Today we will try to solve the following problem:

Given year, month and day tell what day of week it is (Sunday, Monday etc.).

INPUT: Three numbers `year`, `month` and `day` representing valid date. `year` must be `> 0`, months and days are numbered from 1. For example 3 January 2016 will be represented by `year = 2016`, `month = 1` and `day = 3`.

OUTPUT: A single number that represents day of week, we assume that `0` will represent Sunday, `1` Monday, `2` Tuesday, …, `6` Saturday.

We will start by solving simpler problem:

Assume that you know what day of week is 31th December of previous year. Given day and month in current year tell what day of week it is.

Formula to solve this problem is simple:

Only tricky part is that `number_of_days_since_year_start(month, day)` must take into account leap years.

Testing for leap years is easy:

Now we can write `number_of_days_since_year_start` function:

And finally we may implement `day_of_week` function:

Let’s test it:

Looks like it works, so now we may return to our original problem.

Let’s start with this Wikipedia article which tell us that 1 January 0001 is a Monday. But for us it will be more convenient to count days not from 1 January of given year but from 31 December of the previous year. It is interesting that there is no year 0000, year that precedes year 0001 or 1 AD is 1 BC (or in other words years are intervals not points). To sum up we start counting days from 31 December 1 BC.

We already have function that returns day of week if we know day of week of 31 December of the previous year. We can find out day of week of any date using formula:

Let’s start by implementing `number_of_days_in_years(year)` function that will return number of days since 31 December 1 BC up to 31 December of given `year`:

To count number of leap years I used inclusion-exclusion principle.

And finally we may implement our `day_of_week` routine:

Now we may test it but we must be careful here. Our routine returns day of week using Gregorian calendar that was introduced in 1582 AD (or later depending on country). If we want to test it in Java we should avoid using `GregorianCalendar` class since it will switch to Julian calendar mode for years before 1582 AD. More informations on this subject can be found in this Stackoverflow question. To avoid problems we will use `LocalDate` class that always uses Gregorian calendar:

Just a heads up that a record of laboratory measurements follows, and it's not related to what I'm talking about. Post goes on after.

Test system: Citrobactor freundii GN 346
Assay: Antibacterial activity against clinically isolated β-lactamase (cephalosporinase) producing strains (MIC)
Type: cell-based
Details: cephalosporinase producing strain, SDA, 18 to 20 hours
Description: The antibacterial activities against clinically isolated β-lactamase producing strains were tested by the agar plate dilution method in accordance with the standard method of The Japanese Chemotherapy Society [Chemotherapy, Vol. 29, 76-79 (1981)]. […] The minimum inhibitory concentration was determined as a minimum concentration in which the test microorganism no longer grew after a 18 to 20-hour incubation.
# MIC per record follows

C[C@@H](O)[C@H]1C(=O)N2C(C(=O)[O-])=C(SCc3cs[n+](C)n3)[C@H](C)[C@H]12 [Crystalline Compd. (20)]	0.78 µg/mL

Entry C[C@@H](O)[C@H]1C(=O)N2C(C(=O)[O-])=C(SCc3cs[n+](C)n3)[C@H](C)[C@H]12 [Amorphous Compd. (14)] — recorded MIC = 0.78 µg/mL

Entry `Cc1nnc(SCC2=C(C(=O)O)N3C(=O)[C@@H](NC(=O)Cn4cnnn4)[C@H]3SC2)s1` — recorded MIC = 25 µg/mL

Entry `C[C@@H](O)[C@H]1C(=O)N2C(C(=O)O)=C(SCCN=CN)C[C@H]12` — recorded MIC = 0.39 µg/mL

Our curde testing function returns without throwing any exceptions, so we may rest assured that our function works.

#### Tomohiko Sakamoto algorithm

Before we end this post let’s challenge ourselves one more time. Here is Tomohiko Sakamoto algorithm for computing day of week:

With our newly gained knowledge about computing day of week let’s find out how it works!

The main idea behind the algorithm is to compute day of week from 31 December of the previous year for January and February (just as we do in our algorithm) and to compute day of week for all other months from 31 December of the current year. This greatly simplifies dealing with leap years. To compute day of week from year end we will do as follows: say we want to know day of week for 7 April 2016. We know that 31 December 2016 is Saturday. Next we must get day of week for last day of month that precedes April, in other words we must find out day of week for 31 March (that’s Thursday). Then we just add days and take rest modulo seven and we are done: 7 April is Thursday too. This is illustrated on image below: To compute day of week for last day of prev month we will use formula:

Notice that we are subtracting two values modulo seven to move backwards. Unfortunately in Java modulo can return negative values when used with negative numbers e.g.

To solve this problem we will use simple fact from modular arithmetic:

Now we will be guaranteed to get a number that represents valid day of week.

Full algorithm looks like this:

Now we can combine our forward and backward approaches to create one simple algorithm:

Before we end let’s try to use refactoring to simplify code further. Let’s start with statement:

Since this is the only place that use `y` we can refactor this code into:

Then we can inline `numberOfDaysInYears` function:

Next since `365*y % 7 == 1*y % 7` and `(a + b) % 7 == (a % 7 + b % 7) % 7` we can simplify further:

Finally because `31 % 7 == 3`, and combining all additions into single expression we get:

which is exactly Tomohiko Sakamoto algorithm.

Wow! This post turned out to be rather lengthy, if you are still with me thank you for your effort and hard work!